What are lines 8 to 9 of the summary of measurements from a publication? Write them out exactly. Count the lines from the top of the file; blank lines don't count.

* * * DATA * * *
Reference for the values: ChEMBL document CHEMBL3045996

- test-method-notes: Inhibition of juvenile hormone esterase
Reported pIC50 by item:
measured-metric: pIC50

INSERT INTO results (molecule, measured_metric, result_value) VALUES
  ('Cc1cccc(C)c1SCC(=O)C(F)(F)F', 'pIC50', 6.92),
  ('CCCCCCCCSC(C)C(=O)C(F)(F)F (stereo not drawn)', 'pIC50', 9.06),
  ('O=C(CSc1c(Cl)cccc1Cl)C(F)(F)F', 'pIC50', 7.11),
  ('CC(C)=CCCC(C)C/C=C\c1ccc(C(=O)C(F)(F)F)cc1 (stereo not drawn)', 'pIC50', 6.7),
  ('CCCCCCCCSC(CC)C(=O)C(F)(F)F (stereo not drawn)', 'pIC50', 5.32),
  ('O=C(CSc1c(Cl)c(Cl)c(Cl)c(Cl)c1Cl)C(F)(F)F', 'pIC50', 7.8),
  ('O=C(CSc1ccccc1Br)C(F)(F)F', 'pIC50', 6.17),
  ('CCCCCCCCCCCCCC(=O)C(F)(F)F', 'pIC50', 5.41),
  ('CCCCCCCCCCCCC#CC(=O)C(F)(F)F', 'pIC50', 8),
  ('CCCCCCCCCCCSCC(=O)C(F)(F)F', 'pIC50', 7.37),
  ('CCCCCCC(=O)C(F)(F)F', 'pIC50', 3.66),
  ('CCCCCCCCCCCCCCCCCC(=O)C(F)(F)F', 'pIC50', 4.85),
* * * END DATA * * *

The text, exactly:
  ('O=C(CSc1c(Cl)cccc1Cl)C(F)(F)F', 'pIC50', 7.11),
  ('CC(C)=CCCC(C)C/C=C\c1ccc(C(=O)C(F)(F)F)cc1 (stereo not drawn)', 'pIC50', 6.7),